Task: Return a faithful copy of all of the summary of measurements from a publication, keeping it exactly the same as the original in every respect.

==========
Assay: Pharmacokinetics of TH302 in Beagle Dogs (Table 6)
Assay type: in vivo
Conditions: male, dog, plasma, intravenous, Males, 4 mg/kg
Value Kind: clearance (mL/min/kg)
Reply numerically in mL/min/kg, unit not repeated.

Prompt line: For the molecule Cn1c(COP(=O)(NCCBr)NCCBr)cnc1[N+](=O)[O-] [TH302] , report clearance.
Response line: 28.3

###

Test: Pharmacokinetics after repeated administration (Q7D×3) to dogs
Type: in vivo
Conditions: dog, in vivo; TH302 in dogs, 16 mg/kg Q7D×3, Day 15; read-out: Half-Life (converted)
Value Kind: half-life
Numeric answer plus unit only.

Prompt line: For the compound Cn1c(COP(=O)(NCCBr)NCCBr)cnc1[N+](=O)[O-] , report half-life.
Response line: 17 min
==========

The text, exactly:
Assay: Pharmacokinetics of TH302 in Beagle Dogs (Table 6)
Assay type: in vivo
Conditions: male, dog, plasma, intravenous, Males, 4 mg/kg
Value Kind: clearance (mL/min/kg)
Reply numerically in mL/min/kg, unit not repeated.

Prompt line: For the molecule Cn1c(COP(=O)(NCCBr)NCCBr)cnc1[N+](=O)[O-] [TH302] , report clearance.
Response line: 28.3

###

Test: Pharmacokinetics after repeated administration (Q7D×3) to dogs
Type: in vivo
Conditions: dog, in vivo; TH302 in dogs, 16 mg/kg Q7D×3, Day 15; read-out: Half-Life (converted)
Value Kind: half-life
Numeric answer plus unit only.

Prompt line: For the compound Cn1c(COP(=O)(NCCBr)NCCBr)cnc1[N+](=O)[O-] , report half-life.
Response line: 17 min